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The Forum > Article Comments > Getting positives from the negative > Comments

Getting positives from the negative : Comments

By David Coles, published 9/7/2007

The most heartening and positive aspect of this Indigenous policy is that the lid has now been lifted.

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Great article.

It's good that someone who criticises the federal governments response to indigineous health has an option of their own put forward.

Whilst I agree with the arguments you make, I disagree with a few points. Fundamentally I disagree with having a dialogue with the people.

This has been tried for over thirty years by the white supremacist left - who had the audacity to believe Aboriginies could keep their tribal values yet live productive lives in a western society.

Utter insanity.

They need to be ripped away from 'communal' thinking, for it is this that has led to the paedophiles, welfare being abused, and made it impossible for people to live their lives.

Aboriginies are in dire need of a firm hand, not discussion. Prosecute the criminals who would abuse women and children, check their medical status, and if need be - remove them.

I can't believe anyone would advocate discussion when it has so obviously failed. Who would you talk to anyway? All their leaders are self-styled populists who only represent middle-class white Aboriginies who see this situation as a means to gain some power, like all ethnic leaders.

Fit in, become Australians, adopt our values. Perhaps deportation to Sri Lanka should become an option.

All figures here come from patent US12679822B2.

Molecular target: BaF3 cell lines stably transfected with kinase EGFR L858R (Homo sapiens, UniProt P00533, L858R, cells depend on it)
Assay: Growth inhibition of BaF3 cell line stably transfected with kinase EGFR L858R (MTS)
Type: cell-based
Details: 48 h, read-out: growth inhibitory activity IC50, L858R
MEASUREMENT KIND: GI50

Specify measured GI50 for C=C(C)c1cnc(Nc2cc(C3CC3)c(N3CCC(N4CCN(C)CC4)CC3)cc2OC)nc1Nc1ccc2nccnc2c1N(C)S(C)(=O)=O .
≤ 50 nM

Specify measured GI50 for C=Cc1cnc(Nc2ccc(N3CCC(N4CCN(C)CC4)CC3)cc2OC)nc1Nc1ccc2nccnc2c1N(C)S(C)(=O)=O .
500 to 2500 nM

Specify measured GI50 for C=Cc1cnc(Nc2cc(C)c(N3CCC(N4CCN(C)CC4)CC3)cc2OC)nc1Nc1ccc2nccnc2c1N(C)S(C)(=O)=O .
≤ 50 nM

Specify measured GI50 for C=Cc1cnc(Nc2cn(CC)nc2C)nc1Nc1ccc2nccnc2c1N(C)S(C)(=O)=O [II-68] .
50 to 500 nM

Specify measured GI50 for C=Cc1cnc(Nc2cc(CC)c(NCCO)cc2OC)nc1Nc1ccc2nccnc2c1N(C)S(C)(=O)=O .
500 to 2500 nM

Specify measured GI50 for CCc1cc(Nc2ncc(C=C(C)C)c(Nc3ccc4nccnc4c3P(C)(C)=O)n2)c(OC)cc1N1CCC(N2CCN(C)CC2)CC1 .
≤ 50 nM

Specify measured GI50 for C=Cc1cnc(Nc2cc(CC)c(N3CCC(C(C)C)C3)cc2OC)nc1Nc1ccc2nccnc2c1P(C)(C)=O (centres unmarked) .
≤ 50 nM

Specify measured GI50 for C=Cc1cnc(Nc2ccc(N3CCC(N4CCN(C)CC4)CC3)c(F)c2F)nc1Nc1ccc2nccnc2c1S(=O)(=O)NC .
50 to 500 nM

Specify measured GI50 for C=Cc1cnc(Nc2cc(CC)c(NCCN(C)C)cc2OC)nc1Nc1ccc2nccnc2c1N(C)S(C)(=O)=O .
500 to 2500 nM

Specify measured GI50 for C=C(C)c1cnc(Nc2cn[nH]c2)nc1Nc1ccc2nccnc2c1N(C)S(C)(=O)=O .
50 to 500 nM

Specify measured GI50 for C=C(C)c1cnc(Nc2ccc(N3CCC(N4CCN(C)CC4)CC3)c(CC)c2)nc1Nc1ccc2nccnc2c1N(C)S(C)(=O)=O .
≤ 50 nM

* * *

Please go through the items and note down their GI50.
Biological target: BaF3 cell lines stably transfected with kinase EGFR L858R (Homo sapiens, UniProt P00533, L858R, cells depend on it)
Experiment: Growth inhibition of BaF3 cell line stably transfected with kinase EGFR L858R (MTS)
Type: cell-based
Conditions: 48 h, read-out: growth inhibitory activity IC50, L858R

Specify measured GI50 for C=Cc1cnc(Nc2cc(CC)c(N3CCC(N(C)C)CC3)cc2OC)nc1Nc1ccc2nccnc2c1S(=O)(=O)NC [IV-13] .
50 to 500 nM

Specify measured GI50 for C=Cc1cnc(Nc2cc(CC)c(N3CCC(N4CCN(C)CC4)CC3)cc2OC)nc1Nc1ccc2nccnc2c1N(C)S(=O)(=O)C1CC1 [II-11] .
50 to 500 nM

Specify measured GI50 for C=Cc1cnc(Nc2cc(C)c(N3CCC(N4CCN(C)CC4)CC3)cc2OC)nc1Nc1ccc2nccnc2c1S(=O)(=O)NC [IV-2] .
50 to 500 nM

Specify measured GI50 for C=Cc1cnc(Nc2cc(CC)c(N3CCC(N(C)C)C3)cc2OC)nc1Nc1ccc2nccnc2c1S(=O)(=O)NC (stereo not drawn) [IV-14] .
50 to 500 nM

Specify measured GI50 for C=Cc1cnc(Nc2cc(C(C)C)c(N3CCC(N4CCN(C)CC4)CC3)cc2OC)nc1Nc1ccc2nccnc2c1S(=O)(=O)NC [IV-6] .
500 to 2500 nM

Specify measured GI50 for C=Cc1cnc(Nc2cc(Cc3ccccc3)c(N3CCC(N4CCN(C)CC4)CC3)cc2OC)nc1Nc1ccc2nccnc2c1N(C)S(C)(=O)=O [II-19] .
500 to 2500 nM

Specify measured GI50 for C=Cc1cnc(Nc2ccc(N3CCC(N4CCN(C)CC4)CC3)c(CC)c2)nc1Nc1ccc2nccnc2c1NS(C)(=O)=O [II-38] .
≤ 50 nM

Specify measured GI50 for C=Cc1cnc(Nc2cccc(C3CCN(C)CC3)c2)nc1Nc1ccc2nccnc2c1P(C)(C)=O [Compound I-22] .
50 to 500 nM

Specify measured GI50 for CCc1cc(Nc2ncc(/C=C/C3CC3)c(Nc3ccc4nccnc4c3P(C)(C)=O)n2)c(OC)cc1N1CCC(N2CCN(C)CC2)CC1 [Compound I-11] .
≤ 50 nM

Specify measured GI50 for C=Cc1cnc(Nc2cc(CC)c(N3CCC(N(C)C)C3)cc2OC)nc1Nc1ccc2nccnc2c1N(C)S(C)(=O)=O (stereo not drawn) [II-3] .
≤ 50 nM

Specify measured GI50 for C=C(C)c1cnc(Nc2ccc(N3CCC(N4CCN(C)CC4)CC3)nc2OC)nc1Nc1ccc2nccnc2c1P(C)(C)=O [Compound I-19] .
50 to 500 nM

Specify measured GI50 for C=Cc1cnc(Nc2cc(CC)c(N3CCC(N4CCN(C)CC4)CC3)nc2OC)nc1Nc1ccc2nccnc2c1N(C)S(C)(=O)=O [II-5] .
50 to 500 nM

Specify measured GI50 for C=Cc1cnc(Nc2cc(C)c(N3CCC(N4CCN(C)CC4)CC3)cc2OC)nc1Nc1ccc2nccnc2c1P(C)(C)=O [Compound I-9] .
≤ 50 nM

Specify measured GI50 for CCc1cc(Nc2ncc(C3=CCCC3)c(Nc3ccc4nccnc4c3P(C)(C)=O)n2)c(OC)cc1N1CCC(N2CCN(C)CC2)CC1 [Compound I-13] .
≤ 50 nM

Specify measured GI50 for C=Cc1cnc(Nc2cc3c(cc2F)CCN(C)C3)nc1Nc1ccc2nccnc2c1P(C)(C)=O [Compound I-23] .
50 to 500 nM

That is, after all, where they're from originally.
Posted by Benjamin, Monday, 9 July 2007 10:20:29 AM
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Little Johnny has set the cat amongst the pigeons. But I must say that it's always hard to work out what's motivating him. He is desperately looking for an issue to take to the next election. At the same time this is something that has needed a circuit breaker for years and I have long thought that we have been too worried about being PC to have the courage to face the problems of indigenous Australia front on. So I am willing to support Howard in at least administering the sharp shock that might wake us all up. To his credit Brough has been concerned and looking for solutions to indigenous problems.He has been consistent in his approach and has probably stirred Howard into action. The fallout that has commenced is predictable. The Greens and the Democrats will argue that problems can only be solved by everybody being nice. That doesn't always work. You may have also noticed the dissent amongst the aboriginal leadership. Pearson is under attack from former ATSIC members, a thoroughly discredited organisation. You might ask where was ATSIC when earlier reports of abuse were being made? The Central Lands Council leadership have also complained but who was in charge of Mutitjulu? Likewise the NT Government has not been very responsible. Apart from reluctantly releasing the latest report they have long been in denial that anything was amiss in indigenous communities. You may recall that a public prosecutor let fly about sexual abuse of indigenous children some time ago. I heard an hysterical denial that anything was wrong from someone who said he was the NT Minister for Health and anyway everything would be OK real soon! It's going to be rough for some but maybe the Federal takeover will be the best thing that anyone's done for a long time in indigenous affairs. I wouldn't vote for Howard in a fit but I think he's done well in opening up the issue to public scrutiny even if I would never publicly admit it. It now cannot be ignored and maybe some good will come of it.
Posted by AyJay, Monday, 9 July 2007 1:27:19 PM
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The best thing I've read yet on this issue. At last a practical assessment. The absence of high flown rhetoric is a relief. Their has been much more sound and fury about "rights" in the city than in central Oz, where even long term workers in this area (whose political affiliations were never Conservative) see that good can come out of this.